Antibiotic-resistant bacterial infections are difficult to treat and cause more than a million annual deaths worldwide, especially in hospitalized patients with pneumonia, bloodstream infections, urinary tract infections, or abdominal infections. New research finds that rare antibiotic resistance mutations can rapidly expand within days in response to antibiotic treatment, and that real-time genomic surveillance could help physicians keep closer tabs on drug resistance -; allowing patients to receive better-matched, better-timed, more effective antibiotic treatment.
Gregory Priebe, MD, at Boston Children’s Hospital, Roy Kishony, PhD, of Technion–Israel Institute of Technology, and first author Hattie Chung, PhD, of the Broad Institute of MIT and Harvard developed the technology in collaboration with the Walter Reed Army Institute of Research. Their work is reported today in Nature Communications.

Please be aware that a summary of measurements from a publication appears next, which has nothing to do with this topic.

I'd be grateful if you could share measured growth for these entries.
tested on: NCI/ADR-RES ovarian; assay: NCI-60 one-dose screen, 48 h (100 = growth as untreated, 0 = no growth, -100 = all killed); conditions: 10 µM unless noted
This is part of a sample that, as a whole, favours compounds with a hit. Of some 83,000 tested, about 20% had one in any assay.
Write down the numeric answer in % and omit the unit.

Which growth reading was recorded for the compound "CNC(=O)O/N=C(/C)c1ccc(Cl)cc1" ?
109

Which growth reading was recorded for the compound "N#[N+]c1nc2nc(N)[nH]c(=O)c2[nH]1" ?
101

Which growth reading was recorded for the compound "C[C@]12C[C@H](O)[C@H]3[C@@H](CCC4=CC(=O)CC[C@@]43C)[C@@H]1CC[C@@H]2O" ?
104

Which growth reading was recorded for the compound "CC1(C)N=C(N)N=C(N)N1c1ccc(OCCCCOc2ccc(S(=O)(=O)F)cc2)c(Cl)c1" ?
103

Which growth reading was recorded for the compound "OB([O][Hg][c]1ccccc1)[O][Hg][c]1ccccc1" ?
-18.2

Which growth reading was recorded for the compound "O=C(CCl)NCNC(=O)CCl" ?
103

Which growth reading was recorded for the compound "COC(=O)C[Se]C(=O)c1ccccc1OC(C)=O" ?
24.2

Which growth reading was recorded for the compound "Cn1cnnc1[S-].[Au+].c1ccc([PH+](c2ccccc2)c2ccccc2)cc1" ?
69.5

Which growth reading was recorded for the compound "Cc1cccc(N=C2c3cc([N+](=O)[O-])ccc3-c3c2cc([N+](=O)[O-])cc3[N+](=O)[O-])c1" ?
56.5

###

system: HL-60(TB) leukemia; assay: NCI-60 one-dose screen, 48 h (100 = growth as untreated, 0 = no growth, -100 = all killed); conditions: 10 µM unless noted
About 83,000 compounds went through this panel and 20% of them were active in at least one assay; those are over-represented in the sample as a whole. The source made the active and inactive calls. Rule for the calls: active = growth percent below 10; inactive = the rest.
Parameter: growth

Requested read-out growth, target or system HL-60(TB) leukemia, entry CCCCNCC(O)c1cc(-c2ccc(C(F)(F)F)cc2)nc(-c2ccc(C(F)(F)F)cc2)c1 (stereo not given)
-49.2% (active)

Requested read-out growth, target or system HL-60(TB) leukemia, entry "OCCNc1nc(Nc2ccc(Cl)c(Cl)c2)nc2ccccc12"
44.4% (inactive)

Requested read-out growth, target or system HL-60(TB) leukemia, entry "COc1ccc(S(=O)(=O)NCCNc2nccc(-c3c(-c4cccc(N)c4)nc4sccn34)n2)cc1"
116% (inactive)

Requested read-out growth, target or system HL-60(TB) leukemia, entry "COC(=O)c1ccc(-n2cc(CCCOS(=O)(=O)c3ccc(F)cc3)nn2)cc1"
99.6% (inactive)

"Clinicians often try a certain antibiotic for a defined time and then switch to a different antibiotic, but how switching therapies affects antibiotic resistance is unknown," says Priebe, who is part of the Department of Anesthesiology, Critical Care and Pain Medicine and the Division of Infectious Diseases at Boston Children’s and an associate member of the Broad Institute of MIT and Harvard.
"Clinical trials have largely been conducted at the level of a unit or hospital, with mixed results," he notes. "Our results suggest that antibiotic cycling might be more effective at the level of individual patients. We are looking to use genomic surveillance to inform initial antibiotic therapy -; both the type of antibiotic and the timing -; and then to inform switches in antibiotic as the […]